action.

While we were still talking of him, Curtis himself came
on deck, and as I watched his movements I could not help
being struck with his physical development; his erect and
easy carriage, his fearless glance and slightly contracted
brow all betoken a man of energy, thoroughly endowed
with the calmness and courage that are indispensable to the
true sailor. He seems a kind-hearted fellow, too, and is al-
ways ready to assist and amuse young Letourneur, who evi-
dently enjoys his company. After he had scanned the
weather and examined the trim of the sails, he joined our
party and proceeded to give us some information about those
of our fellow-passengers with whom at present we have
made but slight acquaintance.

Mr. Kear, the American, who is accompanied by his wife,
has made a large fortune in the petroleum springs in the
United States. He is a man of about fifty, a most uninter-
esting companion, being overwhelmed with a sense of his
own wealth and importance, and consequently supremely
indifferent to all around him. His hands are always in his
pockets, and the chink of money seems to follow him
wherever he goes. Vain and conceited, a fool as well as an
egotist, he struts about like a peacock showing its plumage,
and to borrow the words of the physiognomist Gratiolet,
"il se flaire, il se savoure, il se goute." Why he should
have taken his passage on board a mere merchant vessel
instead of enjoying the luxuries of a transatlantic steamer,
I am altogether at a loss to explain.

The wife is an insignificant, insipid woman, of about
forty years of age. She never reads, never talks, and I
believe I am not wrong in saying, never thinks. She seems
to look without seeing, and listen without hearing, and her
sole occupation consists in giving her orders to her com-
panion, Miss Herbey, a young English girl of about twenty.

Miss Herbey is extremely pretty. Her complexion is
fair and her eyes deep blue, while her pleasing countenance
is altogether free from that insignificance of feature which
is not unfrequently alleged to be characteristic of English
beauty. Her mouth would be charming if she ever smiled,
but, exposed as she is to the ridiculous whims and fancies
of a capricious mistress, her lips rarely relax from their
ordinary grave expression. Yet, humiliating as her posi-
tion must be, she never utters a word of open complaint,
but quietly and gracefully performs her duties, accepting
without a murmur the paltry salary which the bumptious
petroleum-merchant condescends to allow her.

The Manchester engineer, William Falsten, looks like a
thorough Englishman. He has the management of some
extensive hydraulic works in South Carolina, and is now on
his way to Europe to obtain some improved apparatus, and
more especially to visit the mines worked by centrifugal
force, belonging to the firm of Messrs. Cail. He is forty-
five years of age, with all his interests so entirely absorbed
by his machinery that he seems to have neither a thought
nor a care beyond his mechanical calculations. Once let
him engage you in conversation, and there is no chance of
escape; you have no help for it but to listen as patiently
as you can until he has completed the explanation of his
designs.

The last of our fellow-passengers, Mr. Ruby, is the type
of a vulgar tradesman. Without any originality or
magnanimity in his composition, he has spent twenty years
of his life in mere buying and selling, and as he has gener-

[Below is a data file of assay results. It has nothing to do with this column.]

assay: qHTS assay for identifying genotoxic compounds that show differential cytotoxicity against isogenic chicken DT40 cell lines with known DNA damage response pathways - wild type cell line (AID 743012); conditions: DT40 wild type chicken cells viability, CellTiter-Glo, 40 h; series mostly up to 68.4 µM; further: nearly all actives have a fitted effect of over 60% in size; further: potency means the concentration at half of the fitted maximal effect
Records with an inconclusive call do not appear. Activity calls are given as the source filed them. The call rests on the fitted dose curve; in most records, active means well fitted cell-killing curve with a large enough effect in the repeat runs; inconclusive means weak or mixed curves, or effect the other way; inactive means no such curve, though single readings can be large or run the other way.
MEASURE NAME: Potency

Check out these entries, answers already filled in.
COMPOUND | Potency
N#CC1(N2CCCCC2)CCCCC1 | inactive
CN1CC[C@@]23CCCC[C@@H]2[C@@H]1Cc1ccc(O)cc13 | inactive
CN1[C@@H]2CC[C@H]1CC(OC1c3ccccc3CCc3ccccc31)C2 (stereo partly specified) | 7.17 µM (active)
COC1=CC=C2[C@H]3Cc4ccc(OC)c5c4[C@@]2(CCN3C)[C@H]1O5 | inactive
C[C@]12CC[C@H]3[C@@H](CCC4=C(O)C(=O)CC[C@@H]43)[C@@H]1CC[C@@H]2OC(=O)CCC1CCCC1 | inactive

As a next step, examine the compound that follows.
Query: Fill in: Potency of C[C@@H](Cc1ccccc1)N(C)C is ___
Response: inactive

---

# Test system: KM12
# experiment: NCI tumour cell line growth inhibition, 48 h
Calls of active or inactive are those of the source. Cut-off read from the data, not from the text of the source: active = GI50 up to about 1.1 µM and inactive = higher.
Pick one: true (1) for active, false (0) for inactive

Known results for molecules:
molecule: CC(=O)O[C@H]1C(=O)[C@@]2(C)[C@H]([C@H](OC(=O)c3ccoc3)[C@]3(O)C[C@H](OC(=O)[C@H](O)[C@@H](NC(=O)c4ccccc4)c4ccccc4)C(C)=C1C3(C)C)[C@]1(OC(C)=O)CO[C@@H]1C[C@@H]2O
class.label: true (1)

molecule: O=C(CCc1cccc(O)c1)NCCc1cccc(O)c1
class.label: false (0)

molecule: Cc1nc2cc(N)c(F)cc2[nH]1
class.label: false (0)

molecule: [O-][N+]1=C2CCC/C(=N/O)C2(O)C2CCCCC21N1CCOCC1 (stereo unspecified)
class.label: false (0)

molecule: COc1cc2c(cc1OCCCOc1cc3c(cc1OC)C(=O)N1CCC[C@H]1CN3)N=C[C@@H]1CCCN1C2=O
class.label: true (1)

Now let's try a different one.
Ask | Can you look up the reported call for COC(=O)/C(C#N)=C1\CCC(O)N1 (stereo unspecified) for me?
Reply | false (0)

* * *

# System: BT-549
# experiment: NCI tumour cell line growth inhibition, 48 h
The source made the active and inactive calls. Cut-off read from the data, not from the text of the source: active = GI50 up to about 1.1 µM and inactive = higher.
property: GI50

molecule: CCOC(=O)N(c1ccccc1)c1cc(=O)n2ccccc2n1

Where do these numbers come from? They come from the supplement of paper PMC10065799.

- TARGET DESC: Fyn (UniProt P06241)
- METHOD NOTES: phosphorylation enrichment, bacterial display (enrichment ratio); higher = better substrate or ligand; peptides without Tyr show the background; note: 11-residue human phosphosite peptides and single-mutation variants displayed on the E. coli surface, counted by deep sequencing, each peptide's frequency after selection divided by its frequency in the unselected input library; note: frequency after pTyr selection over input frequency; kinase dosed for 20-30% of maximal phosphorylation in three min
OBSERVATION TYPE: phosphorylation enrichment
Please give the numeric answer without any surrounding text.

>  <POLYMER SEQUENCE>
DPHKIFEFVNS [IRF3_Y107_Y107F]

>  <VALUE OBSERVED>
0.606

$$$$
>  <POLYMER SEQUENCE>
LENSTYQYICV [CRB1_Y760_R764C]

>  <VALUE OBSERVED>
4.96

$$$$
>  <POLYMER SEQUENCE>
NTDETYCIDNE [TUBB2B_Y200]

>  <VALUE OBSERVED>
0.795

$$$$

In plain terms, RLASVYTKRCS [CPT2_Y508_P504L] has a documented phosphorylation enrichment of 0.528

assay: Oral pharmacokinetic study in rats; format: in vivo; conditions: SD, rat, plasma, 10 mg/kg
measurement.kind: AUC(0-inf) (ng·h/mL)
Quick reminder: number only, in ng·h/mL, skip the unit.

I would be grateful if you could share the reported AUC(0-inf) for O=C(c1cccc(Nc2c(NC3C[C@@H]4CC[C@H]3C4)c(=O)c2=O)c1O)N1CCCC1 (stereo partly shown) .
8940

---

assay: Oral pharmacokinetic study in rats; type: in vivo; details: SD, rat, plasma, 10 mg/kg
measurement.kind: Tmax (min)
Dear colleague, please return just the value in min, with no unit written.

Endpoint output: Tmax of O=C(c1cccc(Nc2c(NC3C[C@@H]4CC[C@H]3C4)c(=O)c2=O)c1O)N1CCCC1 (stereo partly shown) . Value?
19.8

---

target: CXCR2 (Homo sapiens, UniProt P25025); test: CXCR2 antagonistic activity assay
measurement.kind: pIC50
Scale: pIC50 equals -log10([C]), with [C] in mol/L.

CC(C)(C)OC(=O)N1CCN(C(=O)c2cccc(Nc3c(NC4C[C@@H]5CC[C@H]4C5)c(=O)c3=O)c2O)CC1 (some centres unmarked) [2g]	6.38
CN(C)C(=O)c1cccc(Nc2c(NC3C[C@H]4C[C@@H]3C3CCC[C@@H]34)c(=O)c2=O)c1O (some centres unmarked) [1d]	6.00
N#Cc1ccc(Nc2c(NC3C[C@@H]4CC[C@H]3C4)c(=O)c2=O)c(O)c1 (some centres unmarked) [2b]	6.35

ally contrived to do business at a profit, he has realized a
considerable fortune. What he is going to do with the
money, he does not seem able to say: his ideas do not go
beyond retail trade, his mind having been so long closed to
all other impressions that it appears incapable of thought
or reflection on any subject besides. Pascal says,
"L'homme est visiblement fait pour penser. C'est toute
sa dignite et tout son merite;" but to Mr. Ruby the phrase
seems altogether inapplicable.

CHAPTER V
AN UNUSUAL ROUTE

OCTOBER 7. -- This is the tenth day since we left Charles-
ton, and I should think our progress has been very rapid.
Robert Curtis, the mate, with whom I continue to have
many a friendly chat, informed me that we could not be far
off the Bermudas; the ship's bearings, he said, were lat.
32 deg. 20' N. and long. 64 deg. 50' W. so that he had every reason
to believe that we should sight St. George's Island before
night.

"The Bermudas!" I exclaimed. "But how is it we are
off the Bermudas? I should have thought that a vessel sail-
ing from Charleston to Liverpool, would have kept north-
ward, and have followed the track of the Gulf Stream."

"Yes, indeed, sir," replied Curtis, "that is the usual
course; but you see that this time the captain hasn't chosen
to take it."

"But why not?" I persisted.

"That's not for me to say, sir; he ordered us eastward,
and eastward we go."

"Haven't you called his attention to it?" I inquired.

Curtis acknowledged that he had already pointed out
what an unusual route they were taking, but that the cap-
tain had said that he was quite aware what he was about.
The mate made no further remark; but the knit of his brow,
as he passed his hand mechanically across his forehead,
made me fancy that he was inclined to speak out more
strongly.

"All very well, Curtis," I said, "but I don't know what
to think about trying new routes. Here we are at the 7th
of October, and if we are to reach Europe before the bad
weather sets in, I should suppose there is not a day to be
lost."

"Right, sir, quite right; there is not a day to be lost."

Struck by his manner, I ventured to add, "Do you mind,
Curtis, giving me your honest opinion of Captain Huntly?"

He hesitated a moment, and then replied shortly, "He is
my captain, sir."

This evasive answer of course put an end to any further
interrogation on my part.

Curtis was not mistaken. At about three o'clock the